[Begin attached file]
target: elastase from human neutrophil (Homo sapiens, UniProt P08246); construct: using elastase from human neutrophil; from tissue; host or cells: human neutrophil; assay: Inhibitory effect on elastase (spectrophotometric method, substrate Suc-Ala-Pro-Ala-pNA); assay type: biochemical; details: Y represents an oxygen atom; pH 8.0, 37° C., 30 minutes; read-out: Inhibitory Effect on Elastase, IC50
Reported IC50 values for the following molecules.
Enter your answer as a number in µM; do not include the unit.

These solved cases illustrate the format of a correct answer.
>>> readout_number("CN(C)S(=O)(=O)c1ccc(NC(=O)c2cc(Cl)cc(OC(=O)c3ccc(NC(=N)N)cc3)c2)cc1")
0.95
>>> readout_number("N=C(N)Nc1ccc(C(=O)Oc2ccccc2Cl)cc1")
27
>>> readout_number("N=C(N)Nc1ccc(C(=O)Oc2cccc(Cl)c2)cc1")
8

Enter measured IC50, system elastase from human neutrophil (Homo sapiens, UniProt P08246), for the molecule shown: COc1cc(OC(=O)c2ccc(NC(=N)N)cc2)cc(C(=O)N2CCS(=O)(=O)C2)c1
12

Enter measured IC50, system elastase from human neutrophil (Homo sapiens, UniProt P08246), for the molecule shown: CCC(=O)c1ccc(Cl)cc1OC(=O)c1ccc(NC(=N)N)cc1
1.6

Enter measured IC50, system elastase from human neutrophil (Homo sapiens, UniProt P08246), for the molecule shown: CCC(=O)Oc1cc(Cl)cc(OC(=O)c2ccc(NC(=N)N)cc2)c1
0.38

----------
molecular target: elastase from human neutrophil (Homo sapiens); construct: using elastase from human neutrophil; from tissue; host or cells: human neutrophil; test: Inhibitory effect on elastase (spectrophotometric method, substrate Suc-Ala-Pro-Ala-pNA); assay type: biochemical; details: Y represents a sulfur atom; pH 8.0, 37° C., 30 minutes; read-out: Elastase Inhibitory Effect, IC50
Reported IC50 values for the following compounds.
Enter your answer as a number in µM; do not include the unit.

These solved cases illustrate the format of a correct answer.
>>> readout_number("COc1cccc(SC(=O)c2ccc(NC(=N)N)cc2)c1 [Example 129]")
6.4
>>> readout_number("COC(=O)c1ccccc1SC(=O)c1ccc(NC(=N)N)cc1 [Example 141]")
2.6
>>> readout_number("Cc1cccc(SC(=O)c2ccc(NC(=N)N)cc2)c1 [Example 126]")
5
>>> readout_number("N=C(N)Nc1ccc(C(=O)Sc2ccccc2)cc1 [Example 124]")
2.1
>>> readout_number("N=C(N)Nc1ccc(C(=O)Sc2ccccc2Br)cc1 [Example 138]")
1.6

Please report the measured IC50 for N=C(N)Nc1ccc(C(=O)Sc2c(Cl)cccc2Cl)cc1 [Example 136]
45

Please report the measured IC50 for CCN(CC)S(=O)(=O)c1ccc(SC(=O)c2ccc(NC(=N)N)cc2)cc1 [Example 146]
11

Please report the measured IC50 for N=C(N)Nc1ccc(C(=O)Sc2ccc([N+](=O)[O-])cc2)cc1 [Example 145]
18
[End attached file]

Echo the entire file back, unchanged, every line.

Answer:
target: elastase from human neutrophil (Homo sapiens, UniProt P08246); construct: using elastase from human neutrophil; from tissue; host or cells: human neutrophil; assay: Inhibitory effect on elastase (spectrophotometric method, substrate Suc-Ala-Pro-Ala-pNA); assay type: biochemical; details: Y represents an oxygen atom; pH 8.0, 37° C., 30 minutes; read-out: Inhibitory Effect on Elastase, IC50
Reported IC50 values for the following molecules.
Enter your answer as a number in µM; do not include the unit.

These solved cases illustrate the format of a correct answer.
>>> readout_number("CN(C)S(=O)(=O)c1ccc(NC(=O)c2cc(Cl)cc(OC(=O)c3ccc(NC(=N)N)cc3)c2)cc1")
0.95
>>> readout_number("N=C(N)Nc1ccc(C(=O)Oc2ccccc2Cl)cc1")
27
>>> readout_number("N=C(N)Nc1ccc(C(=O)Oc2cccc(Cl)c2)cc1")
8

Enter measured IC50, system elastase from human neutrophil (Homo sapiens, UniProt P08246), for the molecule shown: COc1cc(OC(=O)c2ccc(NC(=N)N)cc2)cc(C(=O)N2CCS(=O)(=O)C2)c1
12

Enter measured IC50, system elastase from human neutrophil (Homo sapiens, UniProt P08246), for the molecule shown: CCC(=O)c1ccc(Cl)cc1OC(=O)c1ccc(NC(=N)N)cc1
1.6

Enter measured IC50, system elastase from human neutrophil (Homo sapiens, UniProt P08246), for the molecule shown: CCC(=O)Oc1cc(Cl)cc(OC(=O)c2ccc(NC(=N)N)cc2)c1
0.38

----------
molecular target: elastase from human neutrophil (Homo sapiens); construct: using elastase from human neutrophil; from tissue; host or cells: human neutrophil; test: Inhibitory effect on elastase (spectrophotometric method, substrate Suc-Ala-Pro-Ala-pNA); assay type: biochemical; details: Y represents a sulfur atom; pH 8.0, 37° C., 30 minutes; read-out: Elastase Inhibitory Effect, IC50
Reported IC50 values for the following compounds.
Enter your answer as a number in µM; do not include the unit.

These solved cases illustrate the format of a correct answer.
>>> readout_number("COc1cccc(SC(=O)c2ccc(NC(=N)N)cc2)c1 [Example 129]")
6.4
>>> readout_number("COC(=O)c1ccccc1SC(=O)c1ccc(NC(=N)N)cc1 [Example 141]")
2.6
>>> readout_number("Cc1cccc(SC(=O)c2ccc(NC(=N)N)cc2)c1 [Example 126]")
5
>>> readout_number("N=C(N)Nc1ccc(C(=O)Sc2ccccc2)cc1 [Example 124]")
2.1
>>> readout_number("N=C(N)Nc1ccc(C(=O)Sc2ccccc2Br)cc1 [Example 138]")
1.6

Please report the measured IC50 for N=C(N)Nc1ccc(C(=O)Sc2c(Cl)cccc2Cl)cc1 [Example 136]
45

Please report the measured IC50 for CCN(CC)S(=O)(=O)c1ccc(SC(=O)c2ccc(NC(=N)N)cc2)cc1 [Example 146]
11

Please report the measured IC50 for N=C(N)Nc1ccc(C(=O)Sc2ccc([N+](=O)[O-])cc2)cc1 [Example 145]
18